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Professional Game Master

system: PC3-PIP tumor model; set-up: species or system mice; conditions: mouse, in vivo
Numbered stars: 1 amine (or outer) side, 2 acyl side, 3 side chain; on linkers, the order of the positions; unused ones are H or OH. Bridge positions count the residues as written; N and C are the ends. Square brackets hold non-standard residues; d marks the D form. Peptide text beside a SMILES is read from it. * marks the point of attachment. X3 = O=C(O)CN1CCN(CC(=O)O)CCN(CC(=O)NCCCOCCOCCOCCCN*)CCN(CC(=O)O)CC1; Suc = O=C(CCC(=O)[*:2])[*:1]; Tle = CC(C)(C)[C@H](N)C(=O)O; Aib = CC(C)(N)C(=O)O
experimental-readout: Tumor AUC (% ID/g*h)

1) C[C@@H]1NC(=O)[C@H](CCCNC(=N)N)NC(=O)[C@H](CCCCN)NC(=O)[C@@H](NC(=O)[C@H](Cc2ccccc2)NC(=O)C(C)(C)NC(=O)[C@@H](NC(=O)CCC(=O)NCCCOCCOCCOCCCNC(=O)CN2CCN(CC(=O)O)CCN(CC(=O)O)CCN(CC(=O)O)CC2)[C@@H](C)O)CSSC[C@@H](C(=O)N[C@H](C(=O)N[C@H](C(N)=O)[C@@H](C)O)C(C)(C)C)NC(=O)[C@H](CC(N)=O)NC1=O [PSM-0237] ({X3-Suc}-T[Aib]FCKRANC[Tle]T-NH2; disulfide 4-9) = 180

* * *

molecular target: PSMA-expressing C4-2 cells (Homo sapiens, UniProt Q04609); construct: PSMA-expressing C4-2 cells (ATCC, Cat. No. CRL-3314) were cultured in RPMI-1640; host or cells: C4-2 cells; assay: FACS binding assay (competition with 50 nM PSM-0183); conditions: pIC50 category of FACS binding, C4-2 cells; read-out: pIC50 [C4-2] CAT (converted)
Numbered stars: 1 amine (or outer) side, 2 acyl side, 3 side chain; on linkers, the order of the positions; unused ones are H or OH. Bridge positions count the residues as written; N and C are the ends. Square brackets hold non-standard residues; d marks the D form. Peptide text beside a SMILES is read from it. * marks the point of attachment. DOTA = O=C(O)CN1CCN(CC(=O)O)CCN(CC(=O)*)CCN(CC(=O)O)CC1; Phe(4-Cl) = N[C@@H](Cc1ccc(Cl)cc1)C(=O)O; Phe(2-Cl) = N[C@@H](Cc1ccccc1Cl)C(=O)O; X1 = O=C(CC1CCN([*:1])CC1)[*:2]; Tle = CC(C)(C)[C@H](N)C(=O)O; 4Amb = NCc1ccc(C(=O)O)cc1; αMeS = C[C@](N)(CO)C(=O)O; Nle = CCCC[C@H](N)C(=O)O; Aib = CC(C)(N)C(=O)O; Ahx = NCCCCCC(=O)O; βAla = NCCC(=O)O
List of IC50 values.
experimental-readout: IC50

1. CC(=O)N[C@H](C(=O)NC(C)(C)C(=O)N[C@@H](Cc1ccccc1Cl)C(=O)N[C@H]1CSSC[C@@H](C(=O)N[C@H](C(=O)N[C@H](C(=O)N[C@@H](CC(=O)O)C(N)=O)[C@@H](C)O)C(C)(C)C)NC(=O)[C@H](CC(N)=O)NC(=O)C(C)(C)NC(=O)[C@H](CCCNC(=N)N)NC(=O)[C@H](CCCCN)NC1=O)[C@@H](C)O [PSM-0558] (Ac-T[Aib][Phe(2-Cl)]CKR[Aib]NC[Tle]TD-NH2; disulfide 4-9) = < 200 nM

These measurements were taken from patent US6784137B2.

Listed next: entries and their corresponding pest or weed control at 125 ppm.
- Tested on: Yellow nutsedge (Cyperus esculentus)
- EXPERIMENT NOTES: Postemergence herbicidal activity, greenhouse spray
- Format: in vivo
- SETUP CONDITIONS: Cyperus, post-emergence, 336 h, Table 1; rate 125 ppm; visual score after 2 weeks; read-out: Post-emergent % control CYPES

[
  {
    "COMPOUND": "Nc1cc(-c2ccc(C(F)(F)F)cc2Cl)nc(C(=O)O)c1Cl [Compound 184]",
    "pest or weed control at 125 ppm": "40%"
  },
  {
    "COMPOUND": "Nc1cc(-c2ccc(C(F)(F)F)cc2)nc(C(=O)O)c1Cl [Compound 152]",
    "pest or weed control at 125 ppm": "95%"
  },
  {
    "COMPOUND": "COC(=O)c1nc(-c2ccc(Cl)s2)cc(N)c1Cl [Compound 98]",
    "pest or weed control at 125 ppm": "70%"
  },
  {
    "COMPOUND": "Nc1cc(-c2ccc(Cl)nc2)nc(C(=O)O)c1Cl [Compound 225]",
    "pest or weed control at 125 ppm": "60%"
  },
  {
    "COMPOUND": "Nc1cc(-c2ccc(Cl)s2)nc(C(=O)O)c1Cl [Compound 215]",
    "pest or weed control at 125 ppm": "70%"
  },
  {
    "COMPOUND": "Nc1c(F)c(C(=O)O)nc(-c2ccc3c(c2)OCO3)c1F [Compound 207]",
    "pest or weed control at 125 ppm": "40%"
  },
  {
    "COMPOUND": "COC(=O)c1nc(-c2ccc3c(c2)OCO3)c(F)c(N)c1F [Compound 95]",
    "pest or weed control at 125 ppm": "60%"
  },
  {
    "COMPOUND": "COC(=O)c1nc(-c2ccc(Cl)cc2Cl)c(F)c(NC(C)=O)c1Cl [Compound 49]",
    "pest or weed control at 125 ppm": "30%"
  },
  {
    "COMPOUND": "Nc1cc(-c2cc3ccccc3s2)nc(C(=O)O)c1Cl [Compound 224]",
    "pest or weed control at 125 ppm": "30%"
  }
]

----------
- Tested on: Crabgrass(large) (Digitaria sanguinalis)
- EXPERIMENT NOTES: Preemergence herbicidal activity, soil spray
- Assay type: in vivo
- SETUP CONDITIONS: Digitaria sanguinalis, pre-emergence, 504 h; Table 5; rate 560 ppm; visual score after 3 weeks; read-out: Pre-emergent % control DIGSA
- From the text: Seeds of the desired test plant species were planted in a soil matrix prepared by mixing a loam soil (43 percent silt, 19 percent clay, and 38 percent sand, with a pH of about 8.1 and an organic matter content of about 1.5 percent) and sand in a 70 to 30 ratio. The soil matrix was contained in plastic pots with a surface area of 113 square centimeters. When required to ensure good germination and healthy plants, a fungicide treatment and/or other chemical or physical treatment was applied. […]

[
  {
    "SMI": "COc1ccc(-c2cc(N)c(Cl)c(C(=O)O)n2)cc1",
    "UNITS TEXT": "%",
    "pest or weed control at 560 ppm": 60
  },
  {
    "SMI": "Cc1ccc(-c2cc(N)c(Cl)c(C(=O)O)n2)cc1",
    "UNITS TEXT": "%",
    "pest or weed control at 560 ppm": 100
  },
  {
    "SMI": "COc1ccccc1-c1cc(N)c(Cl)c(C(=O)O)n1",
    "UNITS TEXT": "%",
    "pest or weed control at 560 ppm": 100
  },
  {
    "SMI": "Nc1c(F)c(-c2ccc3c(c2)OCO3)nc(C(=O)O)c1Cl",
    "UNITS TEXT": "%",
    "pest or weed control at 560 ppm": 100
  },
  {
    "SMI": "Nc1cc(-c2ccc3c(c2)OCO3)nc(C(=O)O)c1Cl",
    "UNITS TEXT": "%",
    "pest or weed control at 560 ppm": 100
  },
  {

4 Reviews

Player for
31 years
GM for
31 years
Hosted over
0 games

About me